Grafton Tyler Brown—whose heritage was likely one-eighth African American—finessed his way through San Francisco society by passing for white. Working in an environment hostile to African American achievement, Brown became a successful commercial artist and businessman in the rough-and-tumble gold rush era and the years after the Civil War. Best known for his bird’s-eye cityscapes, he also produced and published maps, charts, and business documents, and he illustrated books, sheet music, advertisements, and labels for cans and other packaging.

This biography by a distinguished California historian gives an underappreciated artist and his work recognition long overdue. Focusing on Grafton Tyler Brown’s lithography and his life in nineteenth-century San Francisco, Robert J. Chandler offers a study equally fascinating as a business and cultural history and as an introduction to Brown the artist.

Chandler’s contextualization of Brown’s career goes beyond the issue of race. Showing how Brown survived and flourished as a businessman, Chandler offers unique insight into the growth of printing and publishing in California and the West. He examines the rise of lithography, its commercial and cultural importance, and the competition among lithographic companies. He also analyzes Brown’s work and style, comparing it to the products of rival firms.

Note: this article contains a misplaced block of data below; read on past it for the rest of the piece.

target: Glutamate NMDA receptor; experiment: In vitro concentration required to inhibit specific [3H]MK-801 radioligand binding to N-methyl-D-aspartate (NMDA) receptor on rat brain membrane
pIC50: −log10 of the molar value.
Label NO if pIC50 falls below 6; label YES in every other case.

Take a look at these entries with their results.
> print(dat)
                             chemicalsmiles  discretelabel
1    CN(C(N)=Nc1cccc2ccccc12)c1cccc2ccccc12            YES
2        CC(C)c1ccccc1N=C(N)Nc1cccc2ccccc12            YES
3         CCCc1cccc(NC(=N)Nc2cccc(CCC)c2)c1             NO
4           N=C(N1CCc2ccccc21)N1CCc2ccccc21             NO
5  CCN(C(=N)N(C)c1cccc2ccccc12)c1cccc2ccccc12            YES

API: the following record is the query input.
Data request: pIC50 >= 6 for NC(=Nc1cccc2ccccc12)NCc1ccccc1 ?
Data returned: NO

Brown was not respected as a fine artist until after his death. Collectors of western art and Americana now recognize the importance of Californiana and of Brown’s work, some of which depicts Portland and the Pacific Northwest, and they will find Chandler’s checklist, descriptions, and reproductions of Brown’s ephemera—including billheads and maps—as uniquely valuable as Chandler’s contribution to the cultural and commercial history of California. In an afterword, historian Shirley Ann Wilson Moore discusses the circumstances and significance of passing in nineteenth-century America.


About The Author
Robert J. Chandler, (1942–2019) was a historian for Wells Fargo Bank and the author of numerous articles and books on California history, including California: An Illustrated History and California and the Civil War, 1861–1865.
Ron Tyler is retired as director of the Amon Carter Museum of American Art in Fort Worth, Texas. He is the contributor to and author of numerous books on art and photography of the American West, including Alfred Jacob Miller: Artist as Explorer, Visions of America: Pioneer Artists in a New Land, and Prints of the West: Prints from the Library of Congress.

Shirley Ann Wilson Moore is Professor Emerita at California State University Sacramento, where she specialized in U.S. and African American history. She received her PhD from the University of California, Berkeley, in 1989. Moore is the author of To Place Our Deeds: The African American Community in Richmond, California, 1910–1963 and coeditor, with Quintard Taylor, of African American Women Confront the West, 1600–2000.

Book Information
20 b&w and 125 color illus.
264 Pages
Hardcover 978-0-8061-4410-8
Published January 2014
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